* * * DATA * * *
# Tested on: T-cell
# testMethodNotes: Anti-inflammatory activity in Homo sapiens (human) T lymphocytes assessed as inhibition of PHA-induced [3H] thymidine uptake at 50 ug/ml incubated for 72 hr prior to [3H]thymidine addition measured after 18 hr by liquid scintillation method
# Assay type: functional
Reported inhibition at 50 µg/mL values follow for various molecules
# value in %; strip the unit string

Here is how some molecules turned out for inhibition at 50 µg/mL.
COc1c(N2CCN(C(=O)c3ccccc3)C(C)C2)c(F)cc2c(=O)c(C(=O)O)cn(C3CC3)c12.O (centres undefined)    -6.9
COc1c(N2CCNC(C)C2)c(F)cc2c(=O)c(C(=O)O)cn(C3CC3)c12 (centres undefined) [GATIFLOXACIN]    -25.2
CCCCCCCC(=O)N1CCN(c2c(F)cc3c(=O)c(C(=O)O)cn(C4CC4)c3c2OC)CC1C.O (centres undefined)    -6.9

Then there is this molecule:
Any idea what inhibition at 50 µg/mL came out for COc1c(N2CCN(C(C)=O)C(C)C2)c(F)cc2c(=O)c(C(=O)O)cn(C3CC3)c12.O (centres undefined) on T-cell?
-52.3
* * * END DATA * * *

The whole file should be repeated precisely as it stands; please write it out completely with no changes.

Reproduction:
# Tested on: T-cell
# testMethodNotes: Anti-inflammatory activity in Homo sapiens (human) T lymphocytes assessed as inhibition of PHA-induced [3H] thymidine uptake at 50 ug/ml incubated for 72 hr prior to [3H]thymidine addition measured after 18 hr by liquid scintillation method
# Assay type: functional
Reported inhibition at 50 µg/mL values follow for various molecules
# value in %; strip the unit string

Here is how some molecules turned out for inhibition at 50 µg/mL.
COc1c(N2CCN(C(=O)c3ccccc3)C(C)C2)c(F)cc2c(=O)c(C(=O)O)cn(C3CC3)c12.O (centres undefined)    -6.9
COc1c(N2CCNC(C)C2)c(F)cc2c(=O)c(C(=O)O)cn(C3CC3)c12 (centres undefined) [GATIFLOXACIN]    -25.2
CCCCCCCC(=O)N1CCN(c2c(F)cc3c(=O)c(C(=O)O)cn(C4CC4)c3c2OC)CC1C.O (centres undefined)    -6.9

Then there is this molecule:
Any idea what inhibition at 50 µg/mL came out for COc1c(N2CCN(C(C)=O)C(C)C2)c(F)cc2c(=O)c(C(=O)O)cn(C3CC3)c12.O (centres undefined) on T-cell?
-52.3